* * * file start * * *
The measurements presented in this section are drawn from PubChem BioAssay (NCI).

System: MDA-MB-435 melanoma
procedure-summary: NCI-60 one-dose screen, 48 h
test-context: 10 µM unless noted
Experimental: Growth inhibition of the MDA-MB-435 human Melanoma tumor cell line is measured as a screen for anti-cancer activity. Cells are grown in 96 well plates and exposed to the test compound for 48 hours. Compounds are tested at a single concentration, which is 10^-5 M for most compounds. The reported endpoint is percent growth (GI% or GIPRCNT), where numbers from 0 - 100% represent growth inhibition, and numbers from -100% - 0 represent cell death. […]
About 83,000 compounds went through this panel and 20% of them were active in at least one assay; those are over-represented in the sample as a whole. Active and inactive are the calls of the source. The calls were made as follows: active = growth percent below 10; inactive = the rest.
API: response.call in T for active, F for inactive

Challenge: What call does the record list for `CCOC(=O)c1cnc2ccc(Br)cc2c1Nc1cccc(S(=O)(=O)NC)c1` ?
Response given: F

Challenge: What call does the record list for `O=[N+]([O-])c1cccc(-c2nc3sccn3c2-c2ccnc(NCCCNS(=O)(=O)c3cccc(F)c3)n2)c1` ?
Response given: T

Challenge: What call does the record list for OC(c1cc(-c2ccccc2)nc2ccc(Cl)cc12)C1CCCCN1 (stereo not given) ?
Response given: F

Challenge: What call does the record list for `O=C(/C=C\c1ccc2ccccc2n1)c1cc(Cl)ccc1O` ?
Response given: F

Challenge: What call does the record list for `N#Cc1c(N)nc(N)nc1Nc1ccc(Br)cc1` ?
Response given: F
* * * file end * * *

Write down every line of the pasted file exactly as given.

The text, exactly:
The measurements presented in this section are drawn from PubChem BioAssay (NCI).

System: MDA-MB-435 melanoma
procedure-summary: NCI-60 one-dose screen, 48 h
test-context: 10 µM unless noted
Experimental: Growth inhibition of the MDA-MB-435 human Melanoma tumor cell line is measured as a screen for anti-cancer activity. Cells are grown in 96 well plates and exposed to the test compound for 48 hours. Compounds are tested at a single concentration, which is 10^-5 M for most compounds. The reported endpoint is percent growth (GI% or GIPRCNT), where numbers from 0 - 100% represent growth inhibition, and numbers from -100% - 0 represent cell death. […]
About 83,000 compounds went through this panel and 20% of them were active in at least one assay; those are over-represented in the sample as a whole. Active and inactive are the calls of the source. The calls were made as follows: active = growth percent below 10; inactive = the rest.
API: response.call in T for active, F for inactive

Challenge: What call does the record list for `CCOC(=O)c1cnc2ccc(Br)cc2c1Nc1cccc(S(=O)(=O)NC)c1` ?
Response given: F

Challenge: What call does the record list for `O=[N+]([O-])c1cccc(-c2nc3sccn3c2-c2ccnc(NCCCNS(=O)(=O)c3cccc(F)c3)n2)c1` ?
Response given: T

Challenge: What call does the record list for OC(c1cc(-c2ccccc2)nc2ccc(Cl)cc12)C1CCCCN1 (stereo not given) ?
Response given: F

Challenge: What call does the record list for `O=C(/C=C\c1ccc2ccccc2n1)c1cc(Cl)ccc1O` ?
Response given: F

Challenge: What call does the record list for `N#Cc1c(N)nc(N)nc1Nc1ccc(Br)cc1` ?
Response given: F